Re­gard­ing whether copy­right breaches has in­creased since COVID-19, Carol New­man, gen­eral man­ager at JAMCOPY, said while the en­tity can­not as­sess the quan­tity of breaches since the pan­demic, it be­lieves that teach­ers are copy­ing ed­u­ca­tional ma­te­rial for dis­tri­bu­tion on­line and oth­er­wise, at least as much as they pre­vi­ously sup­plied in-class copies.

Sub­se­quently, New­man said this is the rea­son JAMCOPY has been ad­vo­cat­ing for a na­tional so­lu­tion through the Min­istry of Education.

Fur­ther, New­man said the path for proper li­cens­ing has al­ready been paved as a li­cence agree­ment is ready to go and has been shared with the min­istry from as far back as 2005. How­ever, it has not been given cre­dence.

“JAMCOPY has been press­ing the Min­istry of Education for a so­lu­tion since 2004. So far, ev­ery ap­proach we’ve made has foundered af­ter one or two meet­ings,” New­man said.

Ac­cord­ing to New­man, the in­fringe­ments which typ­i­cally in­volve pho­to­copy­ing from books, news­pa­pers, jour­nals, mag­a­zines — any pub­lished ma­te­rial — and hand­ing out those copies to ev­ery­one in the class.

In the on­line teach­ing en­vi­ron­ment, New­man said, it also in­cludes scan­ning and shar­ing scanned pages and PDF copies through e-mail, mes­sag­ing apps, learning man­age­ment sys­tems and re­marked that at post-sec­ondary in­sti­tu­tions, this copy­ing is more likely to in­volve scan­ning and elec­tronic dis­tri­bu­tion.

“As to how much is copied, this can range from a page or two, up to an en­tire chap­ter or more of a book. There have also been sev­eral re­ports of en­tire books be­ing elec­tron­i­cally shared,” she said.

New­man ex­plained that the prac­tice di­min­ishes our in­ter­na­tional rep­u­ta­tion, as other coun­tries have for decades had ef­fec­tive ed­u­ca­tional li­cens­ing.

“It threat­ens the vi­a­bil­ity of our cre­ative industries, which in­cludes our lo­cal book pub­lish­ing in­dus­try. Why would peo­ple com­pose mu­sic, make films, write and pub­lish books if any­one can sim­ply take what they want with­out pay­ing?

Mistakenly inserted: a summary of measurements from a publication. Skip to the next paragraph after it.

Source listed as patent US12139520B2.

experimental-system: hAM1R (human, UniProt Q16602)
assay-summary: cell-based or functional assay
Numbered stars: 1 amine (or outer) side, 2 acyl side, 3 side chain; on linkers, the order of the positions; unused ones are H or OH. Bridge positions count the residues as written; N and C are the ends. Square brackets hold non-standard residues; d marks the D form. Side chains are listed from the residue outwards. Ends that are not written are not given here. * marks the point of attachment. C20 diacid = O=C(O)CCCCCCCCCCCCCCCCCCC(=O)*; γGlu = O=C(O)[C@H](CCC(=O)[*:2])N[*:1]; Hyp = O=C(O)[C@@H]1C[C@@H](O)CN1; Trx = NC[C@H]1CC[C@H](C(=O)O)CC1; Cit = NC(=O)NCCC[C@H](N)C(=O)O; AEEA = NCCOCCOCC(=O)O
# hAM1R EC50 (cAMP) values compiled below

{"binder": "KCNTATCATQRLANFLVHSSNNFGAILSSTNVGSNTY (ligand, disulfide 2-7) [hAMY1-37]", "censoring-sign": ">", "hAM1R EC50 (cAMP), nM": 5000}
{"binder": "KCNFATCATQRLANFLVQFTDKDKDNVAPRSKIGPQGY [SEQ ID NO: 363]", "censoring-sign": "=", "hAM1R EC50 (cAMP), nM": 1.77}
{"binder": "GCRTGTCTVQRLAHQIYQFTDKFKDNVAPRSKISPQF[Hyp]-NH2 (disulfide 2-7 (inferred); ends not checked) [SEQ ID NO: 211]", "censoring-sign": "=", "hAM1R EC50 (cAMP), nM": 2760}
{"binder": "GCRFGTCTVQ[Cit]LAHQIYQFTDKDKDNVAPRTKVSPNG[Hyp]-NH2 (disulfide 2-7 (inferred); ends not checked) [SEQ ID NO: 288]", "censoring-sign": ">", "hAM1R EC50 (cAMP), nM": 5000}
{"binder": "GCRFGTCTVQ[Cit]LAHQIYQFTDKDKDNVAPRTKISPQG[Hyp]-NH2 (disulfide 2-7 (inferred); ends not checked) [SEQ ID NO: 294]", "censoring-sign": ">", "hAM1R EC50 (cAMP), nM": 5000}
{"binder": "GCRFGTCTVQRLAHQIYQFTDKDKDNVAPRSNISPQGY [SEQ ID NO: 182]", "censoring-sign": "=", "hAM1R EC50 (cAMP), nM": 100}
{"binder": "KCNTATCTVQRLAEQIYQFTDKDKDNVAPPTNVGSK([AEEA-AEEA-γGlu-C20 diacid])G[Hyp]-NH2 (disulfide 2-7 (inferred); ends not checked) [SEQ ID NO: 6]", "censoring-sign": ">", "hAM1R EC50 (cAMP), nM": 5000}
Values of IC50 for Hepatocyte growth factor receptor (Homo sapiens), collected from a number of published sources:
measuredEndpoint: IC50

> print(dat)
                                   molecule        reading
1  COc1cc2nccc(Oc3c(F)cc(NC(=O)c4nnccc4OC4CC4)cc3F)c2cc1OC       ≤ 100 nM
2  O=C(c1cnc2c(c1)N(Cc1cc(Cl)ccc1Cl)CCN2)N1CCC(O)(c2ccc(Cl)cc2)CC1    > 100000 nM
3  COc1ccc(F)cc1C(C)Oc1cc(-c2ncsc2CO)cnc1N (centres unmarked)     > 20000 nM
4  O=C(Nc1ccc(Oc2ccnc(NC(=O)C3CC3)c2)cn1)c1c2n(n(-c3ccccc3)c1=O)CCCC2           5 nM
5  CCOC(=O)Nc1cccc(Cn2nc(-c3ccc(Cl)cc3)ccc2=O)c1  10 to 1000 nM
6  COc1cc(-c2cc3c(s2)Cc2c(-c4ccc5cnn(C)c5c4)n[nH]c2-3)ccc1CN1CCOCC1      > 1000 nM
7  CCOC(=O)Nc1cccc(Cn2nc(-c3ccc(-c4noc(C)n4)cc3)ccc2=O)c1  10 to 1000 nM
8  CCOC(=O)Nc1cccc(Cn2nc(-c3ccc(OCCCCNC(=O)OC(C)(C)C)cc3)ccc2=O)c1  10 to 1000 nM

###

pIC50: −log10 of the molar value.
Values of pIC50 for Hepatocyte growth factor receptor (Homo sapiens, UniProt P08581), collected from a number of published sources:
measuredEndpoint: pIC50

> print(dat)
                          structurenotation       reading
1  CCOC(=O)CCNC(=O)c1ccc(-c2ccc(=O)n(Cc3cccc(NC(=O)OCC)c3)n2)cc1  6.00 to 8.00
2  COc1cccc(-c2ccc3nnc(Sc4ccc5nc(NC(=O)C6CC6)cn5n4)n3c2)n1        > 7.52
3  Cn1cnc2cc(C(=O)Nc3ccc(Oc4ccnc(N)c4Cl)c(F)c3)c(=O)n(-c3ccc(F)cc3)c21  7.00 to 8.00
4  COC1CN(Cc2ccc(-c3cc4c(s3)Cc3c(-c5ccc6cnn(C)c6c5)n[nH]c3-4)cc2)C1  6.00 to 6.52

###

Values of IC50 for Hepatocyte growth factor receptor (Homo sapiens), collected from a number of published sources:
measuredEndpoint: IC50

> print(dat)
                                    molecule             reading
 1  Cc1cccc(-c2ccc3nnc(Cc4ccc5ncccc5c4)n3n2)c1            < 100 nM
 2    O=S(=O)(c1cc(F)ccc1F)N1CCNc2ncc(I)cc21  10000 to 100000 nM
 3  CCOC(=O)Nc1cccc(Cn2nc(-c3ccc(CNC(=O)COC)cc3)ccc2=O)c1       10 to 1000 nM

“Pub­lish­ing plays a vi­tal role in ed­u­cat­ing, in­form­ing and shap­ing the world view of the na­tion’s hu­man re­sources. Books are the bedrock of lit­er­acy and nu­mer­acy, pro­vid­ing the gate­way to the ac­qui­si­tion of knowl­edge, and the de­vel­op­ment of the skills and abil­i­ties of the pop­u­la­tion. Indige­nous pub­lish­ing plays a unique cul­tural role in help­ing the na­tion to gen­er­ate, record and dis­sem­i­nate knowl­edge and in­for­ma­tion about its own cul­ture for the de­vel­op­ment of its own peo­ple,” New­man said.

She added: “We must there­fore, as a na­tion, seek to to pro­mote re­spect for copy­right and com­pli­ance with the Copy­right Act, so that our cre­ators and pub­lish­ers can be com­pen­sated for the use and re­use of their in­tel­lec­tual prop­erty and we can all con­tinue to ben­e­fit from their cre­ativ­ity.”

 ?? (Photo: Naph­tali Ju­nior) ?? WIL­LIAMS... gave book in­dus­try as­sur­ance
(Photo: Naph­tali Ju­nior) WIL­LIAMS... gave book in­dus­try as­sur­ance
 ??  ?? Meet­ing with JAMCOPY nec­es­sary, says West Black­wood
Meet­ing with JAMCOPY nec­es­sary, says West Black­wood
 ??  ?? NEW­MAN... JAMCOPY has been ad­vo­cat­ing for a na­tional so­lu­tion
NEW­MAN... JAMCOPY has been ad­vo­cat­ing for a na­tional so­lu­tion

Newspapers in English

Newspapers from Jamaica